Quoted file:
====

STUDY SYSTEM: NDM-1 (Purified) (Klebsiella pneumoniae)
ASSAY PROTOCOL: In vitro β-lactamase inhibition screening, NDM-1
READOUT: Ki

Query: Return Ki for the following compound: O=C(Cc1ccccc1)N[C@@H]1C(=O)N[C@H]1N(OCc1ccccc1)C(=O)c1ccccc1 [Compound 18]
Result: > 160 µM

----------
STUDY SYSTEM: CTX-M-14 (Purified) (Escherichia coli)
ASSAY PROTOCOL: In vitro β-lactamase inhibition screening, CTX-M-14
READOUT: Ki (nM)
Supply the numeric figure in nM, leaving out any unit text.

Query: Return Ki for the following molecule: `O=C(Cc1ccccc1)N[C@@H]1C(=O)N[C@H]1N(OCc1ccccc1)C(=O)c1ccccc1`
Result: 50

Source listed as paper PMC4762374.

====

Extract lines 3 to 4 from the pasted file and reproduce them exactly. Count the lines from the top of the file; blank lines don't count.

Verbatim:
READOUT: Ki

Query: Return Ki for the following compound: O=C(Cc1ccccc1)N[C@@H]1C(=O)N[C@H]1N(OCc1ccccc1)C(=O)c1ccccc1 [Compound 18]